One year on: The curing power of solar energy in Gaza

By Raya al-Jadir

's devastated infrastructure and fuel shortages cause avoidable deaths. A crowd-funded initiative will save lives with solar power in .

EmpowerGaza

Monday 10 August 2015

It has been eight years since imposed a paralysing blockade on the Gaza Strip, during which time it has launched numerous military offensives against the Strip, crippling its economy and demolishing its infrastructure. During each assault, Israel invariable attacks the network. In addition, fuel shortages mean that Gaza suffers from daily blackouts.

With this in mind, a group of doctors setup EmpowerGaza to bring light to the area's emergency services. One of the driving forces behind the project is Dr Tarek Loubani, an emergency room physician and assistant professor at Western University in . Loubani has worked with hospitals in Gaza for many years, taking physicians to teach local doctors advanced cardiac and trauma life support at al-Shifa Hospital.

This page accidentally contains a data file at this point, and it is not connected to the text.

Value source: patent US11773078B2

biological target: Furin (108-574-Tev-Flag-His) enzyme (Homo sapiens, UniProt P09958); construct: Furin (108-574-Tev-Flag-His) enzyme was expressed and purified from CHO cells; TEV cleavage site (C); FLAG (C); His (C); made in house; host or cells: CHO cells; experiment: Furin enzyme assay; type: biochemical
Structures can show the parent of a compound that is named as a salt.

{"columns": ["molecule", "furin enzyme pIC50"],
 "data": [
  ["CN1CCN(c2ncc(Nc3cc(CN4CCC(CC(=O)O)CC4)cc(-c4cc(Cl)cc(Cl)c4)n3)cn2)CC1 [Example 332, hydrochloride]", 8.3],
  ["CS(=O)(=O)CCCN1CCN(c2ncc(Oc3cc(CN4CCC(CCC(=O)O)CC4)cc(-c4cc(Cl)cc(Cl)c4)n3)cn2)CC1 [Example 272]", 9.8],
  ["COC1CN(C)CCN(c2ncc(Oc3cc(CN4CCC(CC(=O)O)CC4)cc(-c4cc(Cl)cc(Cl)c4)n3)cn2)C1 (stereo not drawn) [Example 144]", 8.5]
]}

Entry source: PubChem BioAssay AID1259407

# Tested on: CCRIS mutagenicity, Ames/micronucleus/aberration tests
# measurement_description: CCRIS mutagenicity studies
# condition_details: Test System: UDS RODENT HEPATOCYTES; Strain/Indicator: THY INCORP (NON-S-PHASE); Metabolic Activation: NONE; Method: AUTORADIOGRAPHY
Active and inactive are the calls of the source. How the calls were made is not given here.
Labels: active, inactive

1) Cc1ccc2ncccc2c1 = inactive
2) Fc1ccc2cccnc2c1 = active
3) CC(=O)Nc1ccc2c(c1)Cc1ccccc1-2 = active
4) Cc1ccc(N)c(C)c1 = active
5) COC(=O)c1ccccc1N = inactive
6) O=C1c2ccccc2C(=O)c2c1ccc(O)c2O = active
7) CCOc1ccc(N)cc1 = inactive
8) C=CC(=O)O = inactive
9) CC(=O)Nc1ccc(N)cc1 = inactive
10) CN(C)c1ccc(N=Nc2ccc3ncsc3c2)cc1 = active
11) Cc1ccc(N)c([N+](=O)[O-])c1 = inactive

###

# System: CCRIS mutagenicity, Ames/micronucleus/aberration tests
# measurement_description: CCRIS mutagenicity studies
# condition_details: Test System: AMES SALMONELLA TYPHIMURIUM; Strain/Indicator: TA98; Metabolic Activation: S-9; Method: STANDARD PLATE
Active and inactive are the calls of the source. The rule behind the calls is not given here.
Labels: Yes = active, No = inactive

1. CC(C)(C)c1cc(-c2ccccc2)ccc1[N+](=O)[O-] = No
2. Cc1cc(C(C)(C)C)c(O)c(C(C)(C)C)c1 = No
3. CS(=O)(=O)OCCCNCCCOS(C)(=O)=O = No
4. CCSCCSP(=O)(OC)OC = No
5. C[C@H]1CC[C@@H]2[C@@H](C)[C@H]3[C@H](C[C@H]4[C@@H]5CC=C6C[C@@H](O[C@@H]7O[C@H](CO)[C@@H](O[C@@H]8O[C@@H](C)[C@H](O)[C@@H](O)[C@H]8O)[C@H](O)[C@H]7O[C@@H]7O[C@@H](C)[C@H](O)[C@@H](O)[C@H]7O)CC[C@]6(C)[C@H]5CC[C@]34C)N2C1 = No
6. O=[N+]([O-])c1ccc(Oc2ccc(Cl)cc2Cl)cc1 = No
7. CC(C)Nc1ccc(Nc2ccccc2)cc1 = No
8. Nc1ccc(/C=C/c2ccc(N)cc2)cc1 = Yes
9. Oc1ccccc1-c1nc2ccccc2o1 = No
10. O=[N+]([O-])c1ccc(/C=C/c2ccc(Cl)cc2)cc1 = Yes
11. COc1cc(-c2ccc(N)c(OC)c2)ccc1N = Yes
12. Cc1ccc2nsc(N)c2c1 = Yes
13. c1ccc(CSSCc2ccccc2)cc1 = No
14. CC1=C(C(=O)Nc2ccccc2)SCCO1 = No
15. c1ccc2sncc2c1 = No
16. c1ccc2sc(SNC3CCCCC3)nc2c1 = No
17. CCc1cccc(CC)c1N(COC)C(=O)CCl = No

Al-Shifa, Gaza's largest hospital, has been fitted with solar panels for several years, which has helped it to continue operating even during the darkest of times. With this in mind, Loubani and his team looked into which other hospitals in the territory would benefit from a similar setup.

In the first phase of the project, EmpowerGaza looked at hospitals with intensive care and dialysis units. al-Aqsa, Kamal Adwan, European Gaza and Rantisi Children's hospital all fitted the bill.

With the help of an Indiegogo campaign, which raised over $215,00, EmpowerGaza has enough funds for its pilot project at al-Aqsa Hospital. The project received the support of local doctors, workers and decision makers. “Even the patients who have heard about the project are incredibly excited by how hard we are working to make it a reality,” Loubani explains.

He says what makes EmpowerGaza unique is that it is “by , for Palestinians” to ensure that they are able to meet the needs of Gaza's sickest patients. “As such, all of the work installing and operating the system will be by locals living and working in Gaza.”